UK General Election: Voting In UK Elections As A Non-UK Tax Resident

WL
Withers LLP

Contributor

Trusted advisors to successful people and businesses across the globe with complex legal needs
Non-UK tax resident voters can still participate in UK elections by registering as overseas voters and voting by post, proxy, or in person without affecting their UK tax status.
UK Tax
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Individuals eligible to vote in the UK had until 18 June to register for the upcoming UK General Election on 4 July, where not already registered. However, this article sets out information explains how non-UK tax resident registered voters living outside the UK can still vote in UK Parliamentary elections and referenda without affecting their UK tax status.

Who is eligible to vote when not UK resident?

To vote in a General Election while resident outside the UK, an individual must be aged 18 or over and be a British or Irish citizen, and not legally excluded from voting. Overseas voter registration is usually effective for three years from the date of registration, and a reminder is usually sent to reconfirm active registration before this lapses. The 15 year limit on overseas voter registration has now been removed.

How do I vote if I am an overseas voter (also referred to as 'overseas voter')?

It is possible to register to vote as an overseas voter if their meet the requirements to vote, but their ordinarily live outside the UK. Overseas voters can either vote by post, or by proxy. If visiting the UK on polling day, it is possible to vote in person at a local polling station.

The application to register as an overseas voter must be made online at https://www.gov.uk/register-to-vote. The form requests the last UK address the individual was registered to vote at, or their last UK residential address before moving overseas and their National Insurance ('NI') number. If they do not have an NI number, this can be stated in the form and alternative proof of identification provided, such as a copy of their passport and a recent utility bill or an attestation from an authorised person confirming their identity.

Once successfully registered, an overseas voter can vote:

  1. in person at a polling station in the UK by contacting the overseas electoral registration office responsible for their UK address to request that their receive their poll card via email or are added to the overseas voter list for that area. Proof of UK address may be requested. The overseas voter can then present their digital poll card together with their identification documents to their local UK polling station on polling day in order to vote in person, identifying themself as an overseas registered voter on arrival.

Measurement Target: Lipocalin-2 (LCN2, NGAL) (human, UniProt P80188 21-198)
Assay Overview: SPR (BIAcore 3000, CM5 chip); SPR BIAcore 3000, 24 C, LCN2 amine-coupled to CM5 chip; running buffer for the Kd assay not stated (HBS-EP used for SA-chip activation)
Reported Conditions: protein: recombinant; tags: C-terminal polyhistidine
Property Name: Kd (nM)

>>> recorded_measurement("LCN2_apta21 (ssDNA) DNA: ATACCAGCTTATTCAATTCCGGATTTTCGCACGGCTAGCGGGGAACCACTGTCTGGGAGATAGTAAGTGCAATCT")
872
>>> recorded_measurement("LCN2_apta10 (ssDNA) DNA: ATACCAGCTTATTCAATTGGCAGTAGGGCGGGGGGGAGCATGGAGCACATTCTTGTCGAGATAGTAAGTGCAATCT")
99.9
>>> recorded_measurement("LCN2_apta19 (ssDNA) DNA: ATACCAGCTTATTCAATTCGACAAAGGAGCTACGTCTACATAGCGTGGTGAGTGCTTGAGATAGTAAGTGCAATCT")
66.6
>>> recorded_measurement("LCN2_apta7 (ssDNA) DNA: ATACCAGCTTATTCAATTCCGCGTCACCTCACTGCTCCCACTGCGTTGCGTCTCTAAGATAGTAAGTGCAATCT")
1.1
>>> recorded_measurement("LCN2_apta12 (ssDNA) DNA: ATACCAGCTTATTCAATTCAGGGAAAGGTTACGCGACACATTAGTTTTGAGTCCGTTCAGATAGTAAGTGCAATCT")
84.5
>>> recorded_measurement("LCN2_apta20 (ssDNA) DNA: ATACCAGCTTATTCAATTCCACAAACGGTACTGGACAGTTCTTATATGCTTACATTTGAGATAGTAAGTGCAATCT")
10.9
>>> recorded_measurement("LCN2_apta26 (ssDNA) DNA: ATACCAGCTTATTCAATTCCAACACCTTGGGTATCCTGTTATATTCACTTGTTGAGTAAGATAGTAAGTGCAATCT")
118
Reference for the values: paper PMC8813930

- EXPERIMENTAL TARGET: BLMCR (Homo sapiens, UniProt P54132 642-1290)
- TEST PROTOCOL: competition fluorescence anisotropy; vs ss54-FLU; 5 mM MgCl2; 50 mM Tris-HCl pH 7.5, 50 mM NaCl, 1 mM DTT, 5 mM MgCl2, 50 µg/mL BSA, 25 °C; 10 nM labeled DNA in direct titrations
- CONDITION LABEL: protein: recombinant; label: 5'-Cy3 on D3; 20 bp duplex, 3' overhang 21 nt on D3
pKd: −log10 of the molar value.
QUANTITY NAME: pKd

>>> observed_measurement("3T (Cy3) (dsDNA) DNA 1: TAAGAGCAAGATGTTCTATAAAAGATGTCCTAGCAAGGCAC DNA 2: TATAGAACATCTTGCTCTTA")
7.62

2. by post for a specific election or for a specified time period up to three years (extendable). If an overseas voter registers for a postal vote, ballot papers and instructions should be sent to the overseas address given. They must be received at the designated counting location by the specified deadline to be counted, or
  3. by proxy, which requires overseas voters to nominate an appropriate person to vote in the UK on their behalf, either for a specific election or for a specified time period. The overseas voter and their proxy must both already be eligible and registered to vote in the relevant election(s).

Will registering to vote in UK elections cause me to become UK tax resident?

In short, no. As part of registering to vote as an overseas voter, a current or previous address in the UK must be provided. However, having an address in the UK and/or voting in an election while in the UK for a visit are not determinative of being tax resident. Whether or not an individual is UK tax resident in any tax year is determined under the UK's Statutory Residence Test ('SRT') which does not feature overseas electoral registration or voting in UK elections as a factor that causes a person to be deemed UK tax resident.

Further, while electoral registers are not actively shared with HM Revenue and Customs, electoral registers are public and their information can be sold to third parties. Voters can opt out of the public electoral register when they register or at any time thereafter to keep their address and contact details confidential and not available for sale. Alternatively, where there is a legal basis for their name and address being kept out of the public domain (eg where there is a Court Order granting anonymity or protection from harassment or stalking), overseas voters can complete an application for anonymous registration and supply the relevant supporting documentation, which, if accepted, will ensure their details are kept completely confidential by the Chief Overseas electoral Registrar unless it there is a legal requirement for their release, giving enhanced privacy over their data.

The content of this article is intended to provide a general guide to the subject matter. Specialist advice should be sought about your specific circumstances.

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